Can Côte d’Ivoire and Ghana deliver the tons of cocoa promised?

The global demand for cocoa, the essential raw material for chocolate production, has been steadily increasing over the past several years. This trend is expected to continue in the coming years, driven by population growth and evolving consumption patterns, particularly in emerging markets. Côte d’Ivoire and Ghana are still the top producers of beans worldwide, yet the question is whether they can keep up with the demand.

Cacao Fruit

Grinding is the adequate indicator for the demand. According to ICCO the grinding data published by regional associations for Q1.2024 depict that demand does not seem to neutralize the deficit. Whereas Europe’s Q1.2024 cocoa grindings as reported by the European Cocoa Association (ECA) fell by 2.2% from a year earlier to 367,287 tons, that of North America published by the National Confectioners Association (NCA) rose by 3.6% year-on-year to 113,683 tons.

Cote d'Ivoire and Ghana see a drastic decline in prodcution this year.

Côte d’Ivoire and Ghana are the two largest cocoa producers in the world, accounting for nearly 60% of global production. These two West African countries, therefore, play a crucial role in meeting the growing global demand.

At the same time, both countries are facing a significant decline in this season’s harvest and have already revised downwards their harvest forecast for this year. Legitimate concerns are being raised in Côte d’Ivoire by the major cocoa exporters regroups within GEPEX (the association of international exporters), the world's leading cocoa supplier) regarding the 2023/2024 cocoa harvest season. Recent estimates from exporters indicate that, since the start of the season last October until March 10, approximately 1.2 million tons of beans have arrived in the ports of Abidjan and San Pedro. This figure represents a substantial drop of 500,000 tons compared to the previous year within same period, signaling a looming crisis in the sector.

Ghana, the world's second-largest cocoa producer, is experiencing a comparable situation. According to Ghana Cocoa Board (the state owned regulatory body), the country anticipates harvesting between 650,000 and 700,000 tons this year. As of March, 2024 Ghana only gathered  a little above 350,000 tons  of this year’s harvest. The revised downward forecast for Ghana means a supply deficit  of between 150,000 and 200,000 from the initial annual yield projection of 850,000 tons at the  start of the 2023/2024 campaign. Also, the expected harvest is about, 300,000 to 350,000 tons short of the one million (1,000,000) tons harvested in 2020 and 2021 seasons - a 30 to 35 percent decline in just two seasons.

Cocoa Agroforestry

A combination of factors.

In the two West African nations, the causes behind this decline in production are varied and intricate. Climate-related challenges, such as unpredictable weather patterns, have been critical factors in reducing supply. Additionally, the prevalence of the Cocoa Swollen Shoot Virus (CSSV), a viral disease affecting cocoa trees, along with aging plantations, and the issue of illegal mining, in particularly for Ghana (locally referred to as galamsey), has further compounded this crisis. Alarmingly, the threat of illegal mining is starting to spread to certain regions of Côte d’Ivoire, potentially worsening an already dire situation.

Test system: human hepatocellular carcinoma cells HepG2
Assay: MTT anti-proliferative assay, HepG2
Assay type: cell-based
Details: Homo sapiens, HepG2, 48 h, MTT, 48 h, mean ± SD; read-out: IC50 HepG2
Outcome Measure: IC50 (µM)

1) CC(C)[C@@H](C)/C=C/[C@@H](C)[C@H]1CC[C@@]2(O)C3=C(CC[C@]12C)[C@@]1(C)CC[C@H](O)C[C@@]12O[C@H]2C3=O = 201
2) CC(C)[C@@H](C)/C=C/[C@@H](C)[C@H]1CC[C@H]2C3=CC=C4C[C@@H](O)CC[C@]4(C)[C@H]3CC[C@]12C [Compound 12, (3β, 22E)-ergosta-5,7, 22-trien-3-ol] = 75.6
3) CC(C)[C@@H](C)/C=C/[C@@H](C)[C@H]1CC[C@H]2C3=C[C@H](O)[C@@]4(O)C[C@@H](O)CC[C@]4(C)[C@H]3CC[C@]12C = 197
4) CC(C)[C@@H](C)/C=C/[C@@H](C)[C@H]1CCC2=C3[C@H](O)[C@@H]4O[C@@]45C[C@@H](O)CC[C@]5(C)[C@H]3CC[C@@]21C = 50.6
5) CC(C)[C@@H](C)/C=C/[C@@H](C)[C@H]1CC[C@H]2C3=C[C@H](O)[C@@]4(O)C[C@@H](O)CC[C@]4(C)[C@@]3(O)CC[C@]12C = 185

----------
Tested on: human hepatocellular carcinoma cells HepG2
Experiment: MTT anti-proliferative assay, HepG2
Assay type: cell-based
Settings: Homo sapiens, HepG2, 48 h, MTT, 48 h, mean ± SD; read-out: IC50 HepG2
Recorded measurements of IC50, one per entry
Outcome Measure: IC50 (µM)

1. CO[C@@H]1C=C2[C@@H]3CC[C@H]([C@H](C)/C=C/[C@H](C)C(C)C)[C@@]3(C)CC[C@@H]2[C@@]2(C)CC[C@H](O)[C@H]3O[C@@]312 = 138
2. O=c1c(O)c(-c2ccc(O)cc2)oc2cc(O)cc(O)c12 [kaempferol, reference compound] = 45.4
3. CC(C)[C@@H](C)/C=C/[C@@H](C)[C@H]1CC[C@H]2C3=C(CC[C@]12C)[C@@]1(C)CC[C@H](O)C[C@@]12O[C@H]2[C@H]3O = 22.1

Earlier this month, Ghana’s cocoa sector regulator disclosed that the CSSV, which significantly reduces yields and destroys cocoa trees, had ravaged over 500,000 hectares of cocoa farms. Only 67,385.43 hectares are currently undergoing rehabilitation under the African Development Bank's $230 million loan-backed program.   Furthermore, during the 2022/23 season, an estimated 150,000 tons of cocoa were lost due to illegal gold mining and smuggling to neighboring countries, where farmers get a higher price for their cocoa. The convergence of these factors has resulted in an unprecedented shortage, posing a threat to the global chocolate supply and leaving the cocoa industry entangled in a web of uncertainty. The price is unlikely to drop soon due to new European legislation against deforestation and forest degradation (EUDR).

Challenges to boost production

However, cacao production in these two countries faces several challenges.  Besides again trees and vagaries of the climate , the sector faces scarcity of agricultural labor and volatility of prices on international markets.

Controlling supply i.e. cocoa production is one of the priorities of the Côte d’Ivoire Ghana Cocoa Initiative (CIGCI). Consultations are underway between these two countries and the cocoa and chocolate industry to control supply and guarantee a decent price for the cocoa farm

Investements needed to increase production.

To meet these challenges and increase their cocoa production, major investments are needed.  This includes developing and promoting improved cocoa planting material resistant to the main diseases (cocoa swollen shoot disease and black pod) and drought, training farmers on using early detection tools for cocoa swollen shoot disease and good agricultural practices, developing small irrigation systems to fight against climate change and using forest shade trees in line with EUDR.

Government programs are underway in this direction, but additional efforts will be necessary to achieve the production targets.

Author:  Jean-Yves Couloud ( Gina Ackah (